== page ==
Home National housing 38% of Seattle homebuyers will go over budget by $100,000

38% of Seattle homebuyers will go over budget by $100,000


The National The housing market ‘cooling’ continues – again, it’s all relative to the crazy real estate year that was 2021 – with bidding wars falling below 50% nationwide for the first time since the onset of the pandemic and a slowdown in local year-over-year growth significantly. That doesn’t mean Seattle-area home buyers expect bargains, though.

A June 2022 survey from Orchard, which recently expanded to the Seattle market in April, found that 38% of local shoppers planning to buy in the next 12 months are willing to increase their budget by up to 100,000 $ to secure a property. (Honestly, at that point, why even call it a budget.) Seattle has the second-highest rate of house hunters willing to raise their price cap, only passing Austin by a full percentage point.

Part of that could be down to long-suffocated home seekers who waited and saved during the rollercoaster pandemic years. But, according to Orchard’s survey, a significant portion is emotionally attached to their must-have list. About 29% of people looking for a home in the area said they would not be willing to sacrifice high-end features such as walk-in closets, double sinks and outdoor patios. Uh, maybe this luxury building will do?

And elsewhere in real estate news

National median rents top $2,000

The latest data from Dwellsy shows median rental listings in June topped $2,000 for the first time. Of course, that’s no surprise here in Seattle, where rents have gone up for five straight months. According to Dwellsy’s report, the greater Seattle area has a median rent of $2,241.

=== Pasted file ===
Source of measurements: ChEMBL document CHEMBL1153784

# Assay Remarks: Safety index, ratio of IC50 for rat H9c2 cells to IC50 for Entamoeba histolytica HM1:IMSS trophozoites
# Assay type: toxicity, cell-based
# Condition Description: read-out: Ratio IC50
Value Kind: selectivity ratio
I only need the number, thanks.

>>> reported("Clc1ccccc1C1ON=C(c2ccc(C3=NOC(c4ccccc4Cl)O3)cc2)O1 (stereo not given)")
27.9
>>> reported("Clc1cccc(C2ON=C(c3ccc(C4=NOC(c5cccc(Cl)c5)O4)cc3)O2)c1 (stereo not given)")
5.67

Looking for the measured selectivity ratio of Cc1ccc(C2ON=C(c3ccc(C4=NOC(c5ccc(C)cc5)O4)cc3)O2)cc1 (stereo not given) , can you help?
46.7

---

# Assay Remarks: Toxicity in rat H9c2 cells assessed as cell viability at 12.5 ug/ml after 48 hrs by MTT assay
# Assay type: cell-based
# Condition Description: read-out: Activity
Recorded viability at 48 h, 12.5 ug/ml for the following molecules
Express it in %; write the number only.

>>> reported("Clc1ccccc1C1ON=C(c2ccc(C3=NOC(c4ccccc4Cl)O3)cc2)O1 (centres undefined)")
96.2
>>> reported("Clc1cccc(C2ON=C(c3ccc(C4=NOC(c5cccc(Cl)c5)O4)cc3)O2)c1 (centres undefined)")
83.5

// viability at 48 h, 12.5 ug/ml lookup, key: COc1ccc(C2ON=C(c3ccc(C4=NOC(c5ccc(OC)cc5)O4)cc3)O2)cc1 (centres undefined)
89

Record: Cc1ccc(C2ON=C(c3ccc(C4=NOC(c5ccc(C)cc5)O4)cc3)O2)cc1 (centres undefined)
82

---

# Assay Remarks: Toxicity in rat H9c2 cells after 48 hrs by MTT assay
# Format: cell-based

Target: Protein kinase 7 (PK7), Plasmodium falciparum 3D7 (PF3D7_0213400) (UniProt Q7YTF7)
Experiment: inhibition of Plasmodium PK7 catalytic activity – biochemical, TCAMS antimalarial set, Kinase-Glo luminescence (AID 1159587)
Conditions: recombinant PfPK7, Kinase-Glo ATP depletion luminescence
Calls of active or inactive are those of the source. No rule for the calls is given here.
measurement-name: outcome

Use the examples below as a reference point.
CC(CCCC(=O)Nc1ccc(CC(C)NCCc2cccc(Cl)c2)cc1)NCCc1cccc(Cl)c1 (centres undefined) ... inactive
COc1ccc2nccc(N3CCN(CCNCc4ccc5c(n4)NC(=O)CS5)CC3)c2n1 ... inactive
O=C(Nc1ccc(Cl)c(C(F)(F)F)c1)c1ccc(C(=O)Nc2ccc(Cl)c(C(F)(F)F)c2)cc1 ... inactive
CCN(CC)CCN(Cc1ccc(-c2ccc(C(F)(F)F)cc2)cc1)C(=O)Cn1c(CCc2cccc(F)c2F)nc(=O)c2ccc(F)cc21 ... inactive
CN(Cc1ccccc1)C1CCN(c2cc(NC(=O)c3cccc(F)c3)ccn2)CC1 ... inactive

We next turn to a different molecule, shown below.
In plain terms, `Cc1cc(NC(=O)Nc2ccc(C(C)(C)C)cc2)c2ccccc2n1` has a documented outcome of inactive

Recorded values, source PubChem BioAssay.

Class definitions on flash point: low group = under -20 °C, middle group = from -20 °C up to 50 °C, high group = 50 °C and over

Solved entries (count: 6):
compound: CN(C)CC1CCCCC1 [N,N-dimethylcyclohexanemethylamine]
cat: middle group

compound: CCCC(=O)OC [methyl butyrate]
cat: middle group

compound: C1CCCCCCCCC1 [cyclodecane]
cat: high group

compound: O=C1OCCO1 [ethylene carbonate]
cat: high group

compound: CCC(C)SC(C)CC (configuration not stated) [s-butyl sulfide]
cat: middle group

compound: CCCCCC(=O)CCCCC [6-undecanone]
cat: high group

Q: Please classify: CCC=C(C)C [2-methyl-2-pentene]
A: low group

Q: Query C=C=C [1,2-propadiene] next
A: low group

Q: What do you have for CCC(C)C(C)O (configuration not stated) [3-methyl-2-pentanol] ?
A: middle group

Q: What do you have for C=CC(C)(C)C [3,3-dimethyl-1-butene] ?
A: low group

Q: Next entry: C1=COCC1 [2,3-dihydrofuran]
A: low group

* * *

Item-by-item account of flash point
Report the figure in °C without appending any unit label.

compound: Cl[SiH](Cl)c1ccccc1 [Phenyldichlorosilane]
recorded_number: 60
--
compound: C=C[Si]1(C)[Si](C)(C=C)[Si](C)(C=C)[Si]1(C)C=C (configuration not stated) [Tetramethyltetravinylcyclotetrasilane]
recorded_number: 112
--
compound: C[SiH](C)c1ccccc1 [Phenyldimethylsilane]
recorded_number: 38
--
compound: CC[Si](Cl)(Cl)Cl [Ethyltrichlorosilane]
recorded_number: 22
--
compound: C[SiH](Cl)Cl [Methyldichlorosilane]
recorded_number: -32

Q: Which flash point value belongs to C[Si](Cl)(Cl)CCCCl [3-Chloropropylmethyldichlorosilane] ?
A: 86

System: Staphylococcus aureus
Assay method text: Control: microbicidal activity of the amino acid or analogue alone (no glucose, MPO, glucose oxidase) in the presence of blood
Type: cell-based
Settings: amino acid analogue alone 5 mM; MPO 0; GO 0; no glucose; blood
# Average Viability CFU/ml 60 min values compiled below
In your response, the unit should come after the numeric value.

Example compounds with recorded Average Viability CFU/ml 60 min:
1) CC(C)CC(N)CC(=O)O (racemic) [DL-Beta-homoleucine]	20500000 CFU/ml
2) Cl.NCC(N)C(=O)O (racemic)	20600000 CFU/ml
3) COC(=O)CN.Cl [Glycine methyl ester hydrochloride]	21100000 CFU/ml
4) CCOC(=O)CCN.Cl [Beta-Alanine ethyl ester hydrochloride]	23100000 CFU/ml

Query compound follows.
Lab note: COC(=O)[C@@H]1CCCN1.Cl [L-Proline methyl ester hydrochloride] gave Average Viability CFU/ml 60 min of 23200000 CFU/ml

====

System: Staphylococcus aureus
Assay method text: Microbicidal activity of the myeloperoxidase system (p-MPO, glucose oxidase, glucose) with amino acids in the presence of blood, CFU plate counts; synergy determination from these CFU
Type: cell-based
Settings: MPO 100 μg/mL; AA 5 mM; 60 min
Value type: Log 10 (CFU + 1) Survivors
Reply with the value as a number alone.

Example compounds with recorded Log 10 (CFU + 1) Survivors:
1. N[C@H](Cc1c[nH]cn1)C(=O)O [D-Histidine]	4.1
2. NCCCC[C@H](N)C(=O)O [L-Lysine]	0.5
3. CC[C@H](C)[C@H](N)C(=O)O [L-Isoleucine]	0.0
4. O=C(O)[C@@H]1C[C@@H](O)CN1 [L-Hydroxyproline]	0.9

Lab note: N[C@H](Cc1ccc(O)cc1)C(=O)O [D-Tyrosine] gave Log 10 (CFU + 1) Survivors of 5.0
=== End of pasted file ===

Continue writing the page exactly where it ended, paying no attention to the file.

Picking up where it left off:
The United States has more households today than before 2020

Part of the reason for this astronomical growth in the real estate market last year was the change in household trends. The latest Apartment List report notes that more than 2.5 million households dissolved in the early months of the pandemic as Gen Z and Millennials moved out of shared apartments and returned to their parents. But at the end of 2021, the United States had 2.3 million After households than before the pandemic, when these boomerang children moved again.

Homes built to rent are on the rise in Seattle

The build-to-rent community — think of it as specific homes, just for rent — has seen impressive growth in 2022. Seattle currently has more than 1,000 BTR homes, according to home improvement site Fixr, ranking 17th compared to other major cities in the country.